If California is a state of mind, then San Francisco is euphoria. Welcome to the city that will take you to new highs, leaving your mind spinning, your tastebuds tingling, and your calves aching. The dazzling views, daunting hills, one-of-a-kind neighborhoods, and laid-back, friendly people fascinate visitors. Though smaller than most “big” cities, the city manages to pack an incredible amount of vitality, from its thriving art communities and bustling shops to the pulsing beats in some of the country’s hippest nightclubs and bars.
San Francisco sits at the junction of several major highways, including I-280, US 101, Highway 1, and I-80. From the east, I-80 runs across the Bay Bridge into the South of Market (SoMa) area and then connects with US 101 just before it runs into Van Ness Avenue. Market Street, one of the city’s main thoroughfares, runs on a diagonal from the Ferry Building near the bay through downtown and to The Castro in the southwest.
Neighborhood boundaries get a bit confusing; a good map is a must. Touristy Fisherman’s Wharf sits at the northeast edge of the city. Just south of the wharf is North Beach, a historically Italian area, and south of North Beach lies Chinatown. Wealthy Nob Hill and Russian Hill round out the northeast of the city. Municipal buildings cluster in the Civic Center, which lines Market St. and is bounded on the west by Van Ness Ave. On the other side of Van Ness Ave. is hip Hayes Valley. Retail-heavy Union Square is north of Market St. and gives way in the west to the rougher Tenderloin, which, incidentally, is not the meatpacking district.
The Golden Gate Bridge stretches over the bay from The Presidio in the city’s northwest corner. Just south of The Presidio, Lincoln Park reaches westward to the ocean, while vast Golden Gate Park dominates the western half of the peninsula. Near Golden Gate Park sits the former hippie haven of Haight-Ashbury. The trendy Mission takes over south of 14th St. The diners and cafes of the “gay mecca” of The Castro dazzle on Castro and Market St., northwest of the Mission. On the opposite side of the city, the skyscrapers of the Financial District crowd down to the Embarcadero.
Make the most of your time in San Francisco: check out our list of top attractions in the city. Click on the links to reserve tours or local guides.
San Francisco's legendary culinary scene continues to dazzle. From Michelin-starred restaurants to casual street food, this city fulfills every foodie fantasy. Looking to imbibe? San Francisco delivers seriously good drinking, from cozy dives with great craft beer selections to sleek bars with expert mixologists. We'll leave the restaurant reviews to the experts (after all, the buzz is continually changing), but here are a few classic standbys.
The San Francisco Museum of Modern Art (SFMOMA) houses an outstanding collection of 20th-century American and European art, as well as numerous collections of photography, painting, and sculpture. The Artists Gallery showcases a rotating collection of pieces by current Bay Area artists, some of which are for sale.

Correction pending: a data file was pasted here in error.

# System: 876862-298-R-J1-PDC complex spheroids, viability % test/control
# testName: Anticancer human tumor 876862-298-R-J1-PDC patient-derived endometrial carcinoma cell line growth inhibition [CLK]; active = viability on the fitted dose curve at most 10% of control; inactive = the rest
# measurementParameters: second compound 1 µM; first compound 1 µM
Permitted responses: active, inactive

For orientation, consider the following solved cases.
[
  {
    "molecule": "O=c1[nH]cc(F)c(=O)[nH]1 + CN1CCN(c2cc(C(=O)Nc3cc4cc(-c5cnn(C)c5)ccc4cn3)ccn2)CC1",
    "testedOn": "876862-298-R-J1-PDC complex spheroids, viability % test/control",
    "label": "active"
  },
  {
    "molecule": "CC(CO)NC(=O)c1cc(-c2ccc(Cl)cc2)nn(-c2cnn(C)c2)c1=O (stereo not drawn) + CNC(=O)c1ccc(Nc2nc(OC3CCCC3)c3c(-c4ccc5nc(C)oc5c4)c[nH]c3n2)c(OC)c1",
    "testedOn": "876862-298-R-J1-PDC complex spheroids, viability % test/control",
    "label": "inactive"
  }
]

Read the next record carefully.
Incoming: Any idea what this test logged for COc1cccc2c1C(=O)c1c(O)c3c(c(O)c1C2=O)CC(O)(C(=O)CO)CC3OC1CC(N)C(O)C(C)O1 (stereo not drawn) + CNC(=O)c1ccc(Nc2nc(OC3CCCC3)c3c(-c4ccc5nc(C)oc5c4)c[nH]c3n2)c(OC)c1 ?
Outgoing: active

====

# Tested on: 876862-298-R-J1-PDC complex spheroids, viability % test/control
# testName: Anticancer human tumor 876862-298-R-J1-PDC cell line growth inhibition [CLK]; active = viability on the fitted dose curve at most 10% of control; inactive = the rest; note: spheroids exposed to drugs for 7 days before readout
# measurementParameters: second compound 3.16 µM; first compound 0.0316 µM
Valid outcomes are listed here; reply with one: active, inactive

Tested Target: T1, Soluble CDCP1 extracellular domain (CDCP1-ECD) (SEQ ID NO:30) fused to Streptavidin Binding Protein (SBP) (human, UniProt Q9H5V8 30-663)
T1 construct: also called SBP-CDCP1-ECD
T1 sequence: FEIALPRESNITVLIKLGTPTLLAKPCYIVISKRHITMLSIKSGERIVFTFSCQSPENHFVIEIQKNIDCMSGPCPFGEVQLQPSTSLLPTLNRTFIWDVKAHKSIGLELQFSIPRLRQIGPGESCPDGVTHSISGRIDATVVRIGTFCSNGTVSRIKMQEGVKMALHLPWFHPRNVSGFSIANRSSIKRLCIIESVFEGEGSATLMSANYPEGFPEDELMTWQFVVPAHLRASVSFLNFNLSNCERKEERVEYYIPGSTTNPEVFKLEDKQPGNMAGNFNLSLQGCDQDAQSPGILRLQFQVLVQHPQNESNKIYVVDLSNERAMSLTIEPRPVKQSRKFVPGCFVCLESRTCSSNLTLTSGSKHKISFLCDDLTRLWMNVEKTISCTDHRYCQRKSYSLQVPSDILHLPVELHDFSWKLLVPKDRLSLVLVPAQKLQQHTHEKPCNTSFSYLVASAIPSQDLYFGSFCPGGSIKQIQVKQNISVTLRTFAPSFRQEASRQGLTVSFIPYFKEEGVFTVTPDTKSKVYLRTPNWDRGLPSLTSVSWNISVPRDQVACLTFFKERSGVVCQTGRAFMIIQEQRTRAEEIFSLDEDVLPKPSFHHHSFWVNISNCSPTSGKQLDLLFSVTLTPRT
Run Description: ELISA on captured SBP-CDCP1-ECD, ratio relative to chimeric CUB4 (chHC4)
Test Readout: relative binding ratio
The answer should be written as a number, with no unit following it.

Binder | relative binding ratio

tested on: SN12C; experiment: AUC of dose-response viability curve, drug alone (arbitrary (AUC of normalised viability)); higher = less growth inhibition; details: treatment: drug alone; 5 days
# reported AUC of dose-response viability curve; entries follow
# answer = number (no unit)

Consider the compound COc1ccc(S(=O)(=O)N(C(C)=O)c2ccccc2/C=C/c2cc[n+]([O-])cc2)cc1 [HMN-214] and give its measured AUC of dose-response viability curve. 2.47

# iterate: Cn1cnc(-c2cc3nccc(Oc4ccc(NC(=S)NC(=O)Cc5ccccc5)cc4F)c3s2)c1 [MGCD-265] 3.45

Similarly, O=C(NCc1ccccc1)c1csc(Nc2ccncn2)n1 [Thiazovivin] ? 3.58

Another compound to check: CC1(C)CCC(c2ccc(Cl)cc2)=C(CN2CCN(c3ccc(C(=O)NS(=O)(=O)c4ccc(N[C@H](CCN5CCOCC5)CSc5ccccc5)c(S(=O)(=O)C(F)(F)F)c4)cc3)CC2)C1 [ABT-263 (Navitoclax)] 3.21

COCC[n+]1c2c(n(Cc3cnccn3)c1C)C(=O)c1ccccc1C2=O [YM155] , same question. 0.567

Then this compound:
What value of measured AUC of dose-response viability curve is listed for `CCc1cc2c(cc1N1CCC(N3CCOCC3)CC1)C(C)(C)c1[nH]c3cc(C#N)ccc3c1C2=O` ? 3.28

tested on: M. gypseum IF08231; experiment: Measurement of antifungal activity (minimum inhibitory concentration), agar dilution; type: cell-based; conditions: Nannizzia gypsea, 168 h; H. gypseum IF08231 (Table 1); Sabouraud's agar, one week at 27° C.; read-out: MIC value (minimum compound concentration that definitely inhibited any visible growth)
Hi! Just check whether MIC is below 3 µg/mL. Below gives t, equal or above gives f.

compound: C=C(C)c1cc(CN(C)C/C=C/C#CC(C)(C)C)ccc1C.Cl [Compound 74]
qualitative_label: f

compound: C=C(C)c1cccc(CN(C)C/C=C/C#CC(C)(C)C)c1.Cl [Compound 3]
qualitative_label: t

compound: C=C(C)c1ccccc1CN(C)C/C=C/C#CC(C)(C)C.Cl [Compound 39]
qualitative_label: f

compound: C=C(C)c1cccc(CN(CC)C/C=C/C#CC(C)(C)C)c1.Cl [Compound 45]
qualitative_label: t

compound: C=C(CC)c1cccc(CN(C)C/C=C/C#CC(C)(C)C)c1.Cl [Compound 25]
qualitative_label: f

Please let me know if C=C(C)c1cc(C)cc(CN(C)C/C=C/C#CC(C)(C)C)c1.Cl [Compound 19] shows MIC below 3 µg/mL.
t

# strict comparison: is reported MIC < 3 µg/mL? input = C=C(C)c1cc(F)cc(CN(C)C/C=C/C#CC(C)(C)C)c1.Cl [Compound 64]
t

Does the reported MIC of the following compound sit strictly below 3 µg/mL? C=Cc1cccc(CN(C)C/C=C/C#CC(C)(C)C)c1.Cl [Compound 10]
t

The San Francisco Art Institute is one of the oldest art schools in the country and the alma mater of American greats such as Ansel Adams, Mark Rothko, Dorothea Lange, and others. The Institute regularly hosts exhibitions and public programs in their galleries.
The Martin Lawrence Gallery showcases a large Chagall collection as well as Picasso studies and several pieces from pop art greats like Warhol and Haring.
In the Mission District, visitors can explore colorful murals in the tradition of Diego Rivera and José Orozco. Walk east or west along 24th street.
Part of the Fine Arts Museums of San Francisco, the California Palace of the Legion of Honor has a diverse collection of European and ancient art. Best-known for the Rodin sculpture collection, the Palace also houses an impressive collection of Impressionist art by Degas, Renoir, Monet, and others.
The Palace of Fine Arts Theater is a major cultural center for the city, hosting dance, theater, and film festivals.
Just south of Union Square, the Yerba Buena Center for the Arts is a hub for contemporary, multi-disciplinary arts. Don't miss the serene Rooftop Gardens.
In the US, good table manners means quiet eating. Loud chewing, talking with food in your mouth, or slurping are seen as rude, and burping or flatulence is not seen as complementary to the chef. Servers at sitdown restaurants usually expect to be tipped 15-20%.
Dress in the US tends to be more modest than in Europe. Toplessness, particularly in women, should be avoided. Many establishments will require a customer to wear a shirt and shoes. The most acceptable forms of public affection are hugging and holding hands; kissing in public will usually draw some glances. Although most cities are tolerant of homosexuality, gay or lesbian couples should be aware that they may receive unwanted attention for public displays of affection, especially in rural areas. Also, note that many American will say “see you later” without really intending to make future plans.
One of the most offensive gestures in the US is extending your middle finger at someone. Known as “giving someone the finger,” this gesture is considered not only rude, but obscene. On the other hand, a “thumbs up” gesture is a sign of approval and a widely recognized signal for hitchhiking, which Let’s Go does not recommend.